For the second time in 3 nights, a 40-something Mets starter toyed with the Cards’ batting order, and was the beneficiary of multiple double-plays (3 tonight) ; Orlando Hernandez (7 IP, 1 earned run, 5 hits, 2 walks) was nothing short of masterful on the mound in New York’s 4-1 defeat of St. Louis, and he wasn’t half bad at the plate either, doubling his career RBI total with a 2-run double off Kip Wells.
Nursing that same 4-1 advantage, Aaron Heilman retired Albert Pujols with runners on corners, inherited from Scott Schoenweis in the 8th. Billy Wagner pitched a perfect 9th to record his first save of 2007, while Jose Reyes scored a pair of unearned runs as Wells and teammate Skip Schumaker didn’t exactly cover themselves in glory during the 2nd contest of the season for both clubs.
Newsday’s David Lennon writes “the training wheels are off” for the back end of the Mets rotation, as he surveys the uncertainty surrounding John Maine and Oliver Perez.
I don’t think that my leash is very long,” said Maine, who was 6-5 with a 3.60 ERA in 15 starts and one relief appearance for the Mets last season. “I think I have to go out and pitch well.”
The Mets are worried more about Perez than Maine. While the 6-3 lefthander can be more dominant, he also is more erratic than Maine, and it tends to be difficult to rein him in. Pitching coach Rick Peterson raves about Perez’s electric stuff, but staying focused is an issue, and that’s the biggest obstacle for the 25-year-old. The bottom line is that Perez always runs the risk of getting derailed by his emotions on the mound.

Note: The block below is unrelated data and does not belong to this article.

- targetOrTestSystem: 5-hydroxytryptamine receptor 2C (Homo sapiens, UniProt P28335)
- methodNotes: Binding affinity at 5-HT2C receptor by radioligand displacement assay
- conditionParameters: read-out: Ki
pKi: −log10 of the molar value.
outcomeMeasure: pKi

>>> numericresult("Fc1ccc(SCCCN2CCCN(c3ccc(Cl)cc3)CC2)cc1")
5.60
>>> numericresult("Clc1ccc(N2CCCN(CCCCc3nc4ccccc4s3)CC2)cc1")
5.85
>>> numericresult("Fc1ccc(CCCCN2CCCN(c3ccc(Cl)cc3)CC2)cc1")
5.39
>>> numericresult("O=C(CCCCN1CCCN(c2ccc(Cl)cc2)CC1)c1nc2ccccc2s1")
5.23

“I think he does,” Tom Glavine said. “That’s my opinion. When you watch him pitch, you can see at times where things are going well and he kind of gets caught up in the momentum of what’s going on.”
When Perez held the Cardinals to four hits and one run in six innings in Game 7 of the NLCS, they pictured him in their 2007 rotation.
No one knows for sure how long Maine and Perez will remain there, however.
“I’m assuming they’re going to go out and pitch well and play well, so I’m hoping that leash is the end of the season,” manager Willie Randolph said. “I don’t have them on any type of trial or anything like that. They’re my starters. They’re going to be my starters from now until hopefully the World Series.”
While San Diego’s Jake Peavy was pacifying the Giants Wednesday afternoon, Mike Krukow made a few curious remarks about San Francisco’s young mayor. “He knows the game, he’s a player,” insisted Krukow of Joanna Newsom’s cousin Gavin. “He knows both leagues.”
As euphamisms are concerned, I suppose you could do worse.
The Chicago Sun-Times’ Gordon Wittenmyer reports the pending sale of the Tribune Corp., and subsequent peddling of the Cubbies, have thrown a wrench into the Carlos Zambrano contract talks. Which must be very comforting to Big Z — the TribCo. hung in there long enough to throw a boatload of money at Ted Lilly, but Zambrano’s big payday might still be be on hold for a while.